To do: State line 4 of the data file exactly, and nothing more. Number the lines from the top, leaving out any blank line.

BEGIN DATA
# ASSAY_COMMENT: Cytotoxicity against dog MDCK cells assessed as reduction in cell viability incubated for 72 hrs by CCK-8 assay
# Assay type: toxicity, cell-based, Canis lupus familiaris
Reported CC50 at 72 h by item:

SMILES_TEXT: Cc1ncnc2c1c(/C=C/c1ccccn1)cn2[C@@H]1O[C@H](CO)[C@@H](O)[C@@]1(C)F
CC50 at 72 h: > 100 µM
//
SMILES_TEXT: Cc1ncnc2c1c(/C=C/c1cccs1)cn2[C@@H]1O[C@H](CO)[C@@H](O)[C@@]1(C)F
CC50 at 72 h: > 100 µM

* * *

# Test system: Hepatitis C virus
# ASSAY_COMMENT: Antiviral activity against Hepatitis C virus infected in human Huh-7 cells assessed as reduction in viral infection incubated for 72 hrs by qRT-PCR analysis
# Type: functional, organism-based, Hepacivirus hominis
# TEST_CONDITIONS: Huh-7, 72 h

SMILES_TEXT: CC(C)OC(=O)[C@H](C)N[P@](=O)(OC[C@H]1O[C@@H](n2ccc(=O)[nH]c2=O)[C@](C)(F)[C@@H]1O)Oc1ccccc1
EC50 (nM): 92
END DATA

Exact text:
SMILES_TEXT: Cc1ncnc2c1c(/C=C/c1ccccn1)cn2[C@@H]1O[C@H](CO)[C@@H](O)[C@@]1(C)F